• (nodebb)

At least it's in a language (looks like VB) that's ASCII-only, so `mod` is a possibility. Imagine if it was C or C++ on a zSystem, where `'J' =='I'+8`.

https://en.wikipedia.org/wiki/EBCDIC

• Kitihounel (unregistered)

I guess doing ((year % 2000) % 26) + 65 to get the ascii code for the letter assigned to the year was too hard...

• LCrawford (unregistered)

In the year 2026, if Jose's company is still alive - they learn that all reports have to be updated so that 'A' product becomes newer than 'Z' and records from 2020 have to be purged to prevent old data showing as new.

In the year 2525, if Jose's company is still alive - the code will have rotated 20 times and will receive an F for the year.

• RLB (unregistered) in reply to Steve_The_Cynic

Imagine if it was C or C++ on a zSystem, where 'J' =='I'+8.

`char yearletter = "ABCDEFGHIJKLMNOPQRSTUVWXYZ"[(year - 2000) % 26];`

HTH; HAND.

• (nodebb) in reply to RLB

Yup, that works, but somehow I imagine that most of the creators(1) of code samples for this site wouldn't build it that way.

(1) The people who originally wrote the code that gets submitted, not the submitters.

• (nodebb) in reply to Kitihounel

I guess doing ((year % 2000) % 26) + 65 to get the ascii code for the letter assigned to the year was too hard...

Too hard or not, it's wrong, except that you won't notice it until someone needs to port the code to a zSystem, the spiritual inheritor of the IBM System/360 family, which doesn't use ASCII.

• van Dartel (unregistered) in reply to RLB

As the core of a solution that implementation sketch makes perfect sense. Two pitfalls though:

1. Modulo can give negative results (year = 1999 would correspond to [-1])
2. Array indexing is more robust than string indexing (consider for example an extension of A, B, … by α, β, … in UTF, where the additional sequence requires more than one byte per character)
• ooOOooGa (unregistered)

For compatibility with non-ascii systems you could create an explicit map or enum that maps integers 0 .. 25 to 'A' .. 'Z', then ((year - 2000) % 26) would give you the appropriate lookup integer. Very similar to what RLB mentioned above.

Which still doesn't fix the problem of having to remember in 2026 to either purge all of the 2020 information or add mapping and range to the system for year values above 2025.

• (nodebb)

How is that for an end of the world prediction.

• Tom (unregistered)

If this code runs on December 31th at 23:59:59, an interesting bug could happen... The year could change between calls to DateTime.Today.Year.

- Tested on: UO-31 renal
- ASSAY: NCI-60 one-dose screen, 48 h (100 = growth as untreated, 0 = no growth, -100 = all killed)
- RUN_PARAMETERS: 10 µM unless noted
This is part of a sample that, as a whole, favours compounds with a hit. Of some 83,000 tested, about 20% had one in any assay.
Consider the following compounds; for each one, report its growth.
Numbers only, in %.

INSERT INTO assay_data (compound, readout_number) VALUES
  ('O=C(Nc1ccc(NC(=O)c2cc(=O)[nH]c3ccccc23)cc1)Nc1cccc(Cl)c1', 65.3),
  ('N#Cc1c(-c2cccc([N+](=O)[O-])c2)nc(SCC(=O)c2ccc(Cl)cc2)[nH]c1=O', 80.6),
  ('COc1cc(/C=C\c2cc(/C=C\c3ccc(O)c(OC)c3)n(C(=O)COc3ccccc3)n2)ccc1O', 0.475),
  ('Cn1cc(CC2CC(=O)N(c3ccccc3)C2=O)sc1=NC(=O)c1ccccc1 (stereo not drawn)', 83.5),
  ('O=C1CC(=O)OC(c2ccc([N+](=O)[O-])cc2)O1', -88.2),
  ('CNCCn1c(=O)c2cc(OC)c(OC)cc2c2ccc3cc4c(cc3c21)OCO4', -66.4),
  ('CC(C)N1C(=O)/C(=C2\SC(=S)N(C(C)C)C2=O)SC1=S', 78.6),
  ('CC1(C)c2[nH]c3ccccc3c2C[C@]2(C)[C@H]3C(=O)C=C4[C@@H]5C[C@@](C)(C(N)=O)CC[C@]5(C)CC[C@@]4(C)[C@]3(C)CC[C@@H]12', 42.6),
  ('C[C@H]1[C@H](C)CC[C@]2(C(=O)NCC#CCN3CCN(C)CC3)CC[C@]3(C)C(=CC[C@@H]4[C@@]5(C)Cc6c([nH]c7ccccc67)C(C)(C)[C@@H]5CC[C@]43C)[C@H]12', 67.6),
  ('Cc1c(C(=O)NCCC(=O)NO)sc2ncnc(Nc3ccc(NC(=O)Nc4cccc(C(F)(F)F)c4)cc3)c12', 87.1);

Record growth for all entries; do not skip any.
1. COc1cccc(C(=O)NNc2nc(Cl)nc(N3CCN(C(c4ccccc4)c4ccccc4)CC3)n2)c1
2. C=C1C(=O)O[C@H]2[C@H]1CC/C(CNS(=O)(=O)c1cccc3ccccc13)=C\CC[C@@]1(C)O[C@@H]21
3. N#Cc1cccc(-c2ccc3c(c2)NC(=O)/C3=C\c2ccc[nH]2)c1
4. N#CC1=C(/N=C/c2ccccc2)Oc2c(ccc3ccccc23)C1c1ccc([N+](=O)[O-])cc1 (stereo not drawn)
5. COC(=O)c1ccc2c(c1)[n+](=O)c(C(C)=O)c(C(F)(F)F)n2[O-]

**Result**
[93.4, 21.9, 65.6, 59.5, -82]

In the year 2525 If man is still alive If woman can survive

... software bugs will still plague us all

• James (unregistered)

I am familiar with a system that uses a similar Y2K workaround, except they used the letter to represent the decade (e.g., A1 = 2001, B2 = 2012) so we still have around 230 years before we need to worry about what happens after Z.

+1 for the Zager & Evans reference. I remember that from the mid-70's when I was in elementary school.

• Some Ed (unregistered) in reply to Steve_The_Cynic

Not using ASCII is not a problem. There's plenty of viable character encodings besides that, like UTF-8.

EBCDIC may not be one of those. I understand that there's a lot of history there, but that felt to me like a major WTF from when I first heard of it, and I don't recall having heard anything since that makes it better.

It's my understanding that most of the world has moved to unicode. I'm in the US, and even our systems are being moved to using UTF-8 rather than ASCII. I'm not sure what reason people have for continuing to use a broken by design character encoding, but it feels to me like it's only going to get more painful over time. Transitioning from one character set to another is possible, you just need to either manage to do it more or less all in one migration, or you need to identify all strings/files by their charset, so you can deal with having a mix.

• 516052 (unregistered) in reply to Some Ed

I would imagine it's the same reason why some people insist on using a broken by design system of weights and measures.

• jay (unregistered) in reply to 516052

"I would imagine it's the same reason why some people insist on using a broken by design system of weights and measures."

There are two kinds of countries in the world: (a) those that use the metric system; and (b) those that have put a man on the Moon.

• jay (unregistered)

It's good for 26 years. 26 years from now, I'll have almost certainly moved to another job, so it will be someone else's problem. Why should I worry about it?

• DJ Dizzy Spudplucker (unregistered)

Back in 1994, we implemented a version stamp system using letters for each quarter of a year A...Z and three digits for the day of the quarter (which even allowed for 400 days in a year!). Yes, we knew it would break after six years, but we also knew we wouldn't be working there more than another two years......

• 516052 (unregistered) in reply to jay

You mean those that wasted money on pointless prestige projects in space and those that used that money to give their people living wages, consumer protection, free healthcare and education and other actual benifits. Right?